If you’re a parent, you’ve probably gotten the dreaded call from the school nurse, letting you know that your child has lice. It happened to our older daughter in kindergarten, and then again two years later when our youngest was in the same grade. Each head lice infestation was a mini nightmare: a work and school day lost to early pickup, chemical shampoos, vacuuming and endless combing for nits (eggs). The days after, spent worrying that a stray louse might mean another call from the nurse and another day out of school. And that call always came: Your daughter has lice again. She’ll be waiting for you in the office. Last year, we spent a couple hundred dollars on a professional lice remover, just because we could no longer face the hours every night we needed to spend nit-picking.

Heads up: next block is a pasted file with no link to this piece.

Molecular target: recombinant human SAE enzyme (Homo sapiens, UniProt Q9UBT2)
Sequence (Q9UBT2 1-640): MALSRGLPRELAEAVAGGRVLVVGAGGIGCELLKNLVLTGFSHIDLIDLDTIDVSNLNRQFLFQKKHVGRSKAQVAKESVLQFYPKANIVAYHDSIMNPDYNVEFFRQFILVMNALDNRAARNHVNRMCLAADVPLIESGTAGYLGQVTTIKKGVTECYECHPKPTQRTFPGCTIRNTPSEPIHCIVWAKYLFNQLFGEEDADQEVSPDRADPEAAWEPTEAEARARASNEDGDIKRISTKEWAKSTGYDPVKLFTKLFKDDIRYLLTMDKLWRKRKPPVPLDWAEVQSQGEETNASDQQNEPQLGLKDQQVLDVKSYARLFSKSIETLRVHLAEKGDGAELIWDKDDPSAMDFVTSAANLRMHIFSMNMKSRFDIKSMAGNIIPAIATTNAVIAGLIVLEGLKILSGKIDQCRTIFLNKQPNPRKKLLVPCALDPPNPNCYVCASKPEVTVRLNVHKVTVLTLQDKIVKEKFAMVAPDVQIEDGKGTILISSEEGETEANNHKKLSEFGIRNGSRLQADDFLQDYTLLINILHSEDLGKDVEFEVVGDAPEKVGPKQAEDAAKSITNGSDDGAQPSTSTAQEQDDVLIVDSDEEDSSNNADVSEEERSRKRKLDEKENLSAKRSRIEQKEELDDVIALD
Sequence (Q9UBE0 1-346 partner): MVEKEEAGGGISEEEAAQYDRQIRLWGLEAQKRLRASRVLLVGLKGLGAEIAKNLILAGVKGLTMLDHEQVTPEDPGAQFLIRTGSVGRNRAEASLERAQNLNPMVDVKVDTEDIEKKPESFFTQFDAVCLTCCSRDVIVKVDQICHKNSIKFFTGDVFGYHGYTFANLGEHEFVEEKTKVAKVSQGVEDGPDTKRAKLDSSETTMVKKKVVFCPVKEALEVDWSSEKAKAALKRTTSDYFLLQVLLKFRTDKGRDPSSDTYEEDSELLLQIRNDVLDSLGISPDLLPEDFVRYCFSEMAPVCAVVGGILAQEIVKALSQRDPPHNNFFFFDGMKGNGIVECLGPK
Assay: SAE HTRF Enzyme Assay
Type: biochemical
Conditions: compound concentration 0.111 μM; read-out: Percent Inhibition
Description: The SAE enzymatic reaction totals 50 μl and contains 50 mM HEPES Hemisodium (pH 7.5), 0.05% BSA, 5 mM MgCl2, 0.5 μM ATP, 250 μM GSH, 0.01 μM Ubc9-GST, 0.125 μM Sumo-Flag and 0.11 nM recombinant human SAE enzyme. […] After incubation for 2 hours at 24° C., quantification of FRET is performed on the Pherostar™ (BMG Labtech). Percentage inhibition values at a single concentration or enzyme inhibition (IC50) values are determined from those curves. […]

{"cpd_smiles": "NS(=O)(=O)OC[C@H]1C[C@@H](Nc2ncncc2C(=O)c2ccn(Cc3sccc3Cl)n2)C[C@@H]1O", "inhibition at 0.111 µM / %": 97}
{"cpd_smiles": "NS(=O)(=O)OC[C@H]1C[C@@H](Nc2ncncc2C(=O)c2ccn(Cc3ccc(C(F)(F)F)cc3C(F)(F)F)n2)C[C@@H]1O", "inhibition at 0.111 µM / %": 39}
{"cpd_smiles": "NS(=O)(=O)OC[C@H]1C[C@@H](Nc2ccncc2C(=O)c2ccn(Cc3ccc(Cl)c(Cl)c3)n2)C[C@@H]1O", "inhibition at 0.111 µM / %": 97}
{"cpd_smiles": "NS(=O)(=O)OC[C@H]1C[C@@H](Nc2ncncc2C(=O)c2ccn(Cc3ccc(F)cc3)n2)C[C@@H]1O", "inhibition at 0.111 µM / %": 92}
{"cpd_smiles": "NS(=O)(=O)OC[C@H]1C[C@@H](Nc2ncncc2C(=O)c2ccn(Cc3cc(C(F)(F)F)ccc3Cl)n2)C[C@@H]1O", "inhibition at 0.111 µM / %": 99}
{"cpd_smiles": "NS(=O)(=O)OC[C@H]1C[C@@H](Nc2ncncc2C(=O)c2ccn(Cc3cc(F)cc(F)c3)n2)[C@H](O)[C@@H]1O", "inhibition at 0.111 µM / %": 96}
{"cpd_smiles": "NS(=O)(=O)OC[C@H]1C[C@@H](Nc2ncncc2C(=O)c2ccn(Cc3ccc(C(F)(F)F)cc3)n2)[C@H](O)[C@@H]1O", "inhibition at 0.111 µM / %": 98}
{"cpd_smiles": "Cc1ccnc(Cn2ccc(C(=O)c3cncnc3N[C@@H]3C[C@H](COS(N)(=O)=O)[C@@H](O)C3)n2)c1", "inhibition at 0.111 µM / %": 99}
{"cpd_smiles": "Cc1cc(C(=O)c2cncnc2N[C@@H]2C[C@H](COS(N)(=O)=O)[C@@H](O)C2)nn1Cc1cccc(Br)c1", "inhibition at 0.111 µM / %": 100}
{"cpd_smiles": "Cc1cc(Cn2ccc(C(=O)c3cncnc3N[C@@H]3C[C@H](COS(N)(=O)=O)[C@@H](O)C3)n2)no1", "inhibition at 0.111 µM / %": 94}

Our experience was not uncommon (though not everyone is crazy enough to call Lice Happens’ 24-hour “LiceLine”). At many schools, any discovery of live lice in a child’s hair warrants a phone call and the immediate removal of the child from school. At some schools, the child may return the next day if the parents have treated the child’s hair — that is, shampooed it to kill live lice. But in schools with “no-nit” policies, a child can’t return unless every last tiny louse egg has been combed from her hair — and schools may check returning students and send them home if any nits are found.